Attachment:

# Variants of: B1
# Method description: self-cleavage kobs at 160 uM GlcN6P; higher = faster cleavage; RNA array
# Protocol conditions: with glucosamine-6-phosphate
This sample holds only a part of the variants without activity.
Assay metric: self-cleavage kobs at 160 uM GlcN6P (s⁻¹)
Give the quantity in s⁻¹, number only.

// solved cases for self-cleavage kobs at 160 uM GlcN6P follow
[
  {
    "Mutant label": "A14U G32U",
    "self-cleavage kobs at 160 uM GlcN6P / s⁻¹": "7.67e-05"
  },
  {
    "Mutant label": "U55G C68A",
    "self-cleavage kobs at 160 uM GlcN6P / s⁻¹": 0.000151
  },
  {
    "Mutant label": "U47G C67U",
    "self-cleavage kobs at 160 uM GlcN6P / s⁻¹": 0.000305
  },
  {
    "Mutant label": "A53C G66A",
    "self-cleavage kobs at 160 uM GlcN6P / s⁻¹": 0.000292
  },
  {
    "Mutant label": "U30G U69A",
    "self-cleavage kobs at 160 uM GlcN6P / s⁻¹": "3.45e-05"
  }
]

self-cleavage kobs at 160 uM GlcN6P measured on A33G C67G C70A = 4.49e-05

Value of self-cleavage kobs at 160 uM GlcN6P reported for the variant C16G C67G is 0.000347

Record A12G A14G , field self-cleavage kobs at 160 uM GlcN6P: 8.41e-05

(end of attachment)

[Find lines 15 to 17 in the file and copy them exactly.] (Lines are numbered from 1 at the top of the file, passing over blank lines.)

    "self-cleavage kobs at 160 uM GlcN6P / s⁻¹": 0.000151
  },
  {